During its share price rally in April 2022, Mr DIY had proposed a bonus issue of up to 3.14 billion shares on the basis of one bonus share for every two shares held.
Premised on the positive view, Brahmal increased his stake in Mr DIY to 0.064%, or six million shares, after acquiring 750,000 shares on the open market last Thursday, for RM1.26 million, or RM1.68 a share.
“I do believe in the long-term prospects of the company and so that’s why I purchased it personally,” he says, adding that he does not rule out further increasing his stake in the group. “I may consider doing that going forward, but I haven’t thought about it that much.”
Financially, Mr DIY has been in a growing mode in the past few years, with its net profit doubling to RM473 million for the financial year ended Dec 31, 2022 (FY2022), from FY2017.
Net profit margin was slightly lower at 11.9% for FY2022 compared with 12.8% for FY2021.
Bloomberg’s consensus earnings forecasts indicate that the group may continue to post higher earnings of RM581.63 million in FY2023, and RM681.25 million in FY2024.
With gross borrowings of RM330.3 million and lower cash and bank balance, Mr DIY’s net debt came in much higher at 192.4 million as at end-December 2022, compared with RM15.7 million a year ago.
The group declared a dividend per share of 2.4 sen for FY2022, translating into a 12-month gross dividend yield of 2.19%.
This year, Mr DIY plans to open 180 new stores across all brands (Mr DIY, Mr Dollar and Mr Toy), which will bring the total nationwide store network to 1,260. It was operating 1,080 stores in Malaysia and Brunei as at end-December 2022.
Following the release of the latest quarterly financial results two weeks ago, analysts remain positive about the group’s prospects, with 13 analysts having “buy” calls on the group. Only two recommended a “hold” while one had a “sell” call. The consensus target price is RM2.26, which suggests a 36.1% upside against its closing price of RM1.66 last Friday.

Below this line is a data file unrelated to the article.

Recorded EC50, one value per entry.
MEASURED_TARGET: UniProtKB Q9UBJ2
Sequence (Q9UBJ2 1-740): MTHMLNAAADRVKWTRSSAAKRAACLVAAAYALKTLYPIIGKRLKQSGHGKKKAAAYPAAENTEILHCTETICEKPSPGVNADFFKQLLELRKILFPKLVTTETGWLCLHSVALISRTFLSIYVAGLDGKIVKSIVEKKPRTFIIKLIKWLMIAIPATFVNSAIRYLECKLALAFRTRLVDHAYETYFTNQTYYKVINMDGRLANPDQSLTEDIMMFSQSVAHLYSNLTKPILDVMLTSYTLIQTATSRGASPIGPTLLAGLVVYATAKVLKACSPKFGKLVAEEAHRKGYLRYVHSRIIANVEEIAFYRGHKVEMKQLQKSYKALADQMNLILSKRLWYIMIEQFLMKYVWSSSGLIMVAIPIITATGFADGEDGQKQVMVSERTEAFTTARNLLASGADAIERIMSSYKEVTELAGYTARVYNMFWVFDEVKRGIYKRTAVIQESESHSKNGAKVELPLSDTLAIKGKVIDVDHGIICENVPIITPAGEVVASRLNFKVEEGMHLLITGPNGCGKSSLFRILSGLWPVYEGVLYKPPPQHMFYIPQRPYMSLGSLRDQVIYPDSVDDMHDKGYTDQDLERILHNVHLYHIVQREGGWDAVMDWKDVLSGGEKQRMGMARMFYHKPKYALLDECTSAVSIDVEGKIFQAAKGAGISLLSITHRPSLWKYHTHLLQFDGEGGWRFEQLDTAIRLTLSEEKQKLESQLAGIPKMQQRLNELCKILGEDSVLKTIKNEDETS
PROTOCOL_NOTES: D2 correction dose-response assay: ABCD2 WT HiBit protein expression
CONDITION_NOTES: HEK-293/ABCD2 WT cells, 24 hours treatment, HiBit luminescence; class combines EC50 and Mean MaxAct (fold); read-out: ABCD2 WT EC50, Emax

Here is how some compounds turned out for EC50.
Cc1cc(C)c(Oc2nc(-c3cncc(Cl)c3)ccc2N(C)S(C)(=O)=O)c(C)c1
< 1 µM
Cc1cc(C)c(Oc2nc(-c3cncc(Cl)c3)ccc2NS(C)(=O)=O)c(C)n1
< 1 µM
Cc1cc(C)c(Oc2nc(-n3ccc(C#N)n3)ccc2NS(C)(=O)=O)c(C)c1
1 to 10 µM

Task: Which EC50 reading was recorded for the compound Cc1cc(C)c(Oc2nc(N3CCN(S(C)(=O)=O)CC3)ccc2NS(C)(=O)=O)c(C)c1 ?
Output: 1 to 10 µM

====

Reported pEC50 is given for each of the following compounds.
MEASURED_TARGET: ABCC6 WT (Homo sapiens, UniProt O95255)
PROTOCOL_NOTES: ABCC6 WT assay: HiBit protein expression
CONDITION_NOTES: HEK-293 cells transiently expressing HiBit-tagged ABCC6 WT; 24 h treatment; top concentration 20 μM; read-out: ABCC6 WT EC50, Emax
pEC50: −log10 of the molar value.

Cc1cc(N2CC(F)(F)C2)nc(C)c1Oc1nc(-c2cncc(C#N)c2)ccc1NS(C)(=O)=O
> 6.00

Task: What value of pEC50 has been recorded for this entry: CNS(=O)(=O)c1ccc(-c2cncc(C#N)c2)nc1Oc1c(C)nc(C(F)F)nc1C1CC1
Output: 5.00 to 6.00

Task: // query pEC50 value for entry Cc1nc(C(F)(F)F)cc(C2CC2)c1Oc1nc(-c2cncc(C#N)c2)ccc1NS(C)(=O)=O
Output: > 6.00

While there could be a short-term impact on investor sentiment as a result of Creador ceasing to be a substantial shareholder in Mr DIY, Hong Leong Investment Bank Research analyst Syifaa’ Mahsuri Ismail believes there will be continued interest in the stock if it can meet earnings expectations. She maintains a “buy” call on the stock, with a lower target price of RM2.15 from RM2.40 previously.
Nonetheless, she warns of the cautious stance adopted by some consumer firms, given the current weak consumer sentiment. “It’s hard to gauge where this is going. Covid is behind us, but now we have inflationary pressures and an economic slowdown, which may drag on consumer spending.”
Touching on its prospects when announcing the latest financial results, Mr DIY said: “During the year [FY2022], given persistent cost pressures, the group made price adjustments to its core product offering, which has led to the improvement in gross profit margins in 4QFY2022 compared with earlier in the year. The group expects margins to be sustained in FY2023, given the above and the added benefit of an improving inflationary climate going forward.”
Kenanga Research, which has a “market perform” call on Mr DIY, is cautious about the group’s top-line performance, owing to inflationary concerns. “Margins may come under pressure due to rising operating cost, though cushioned by price hikes and the easing of freight cost,” it said in a Feb 15 note, adding that the group’s FY2023 earnings have been cut by 6%, with a lower target price of RM1.85, from RM2 previously.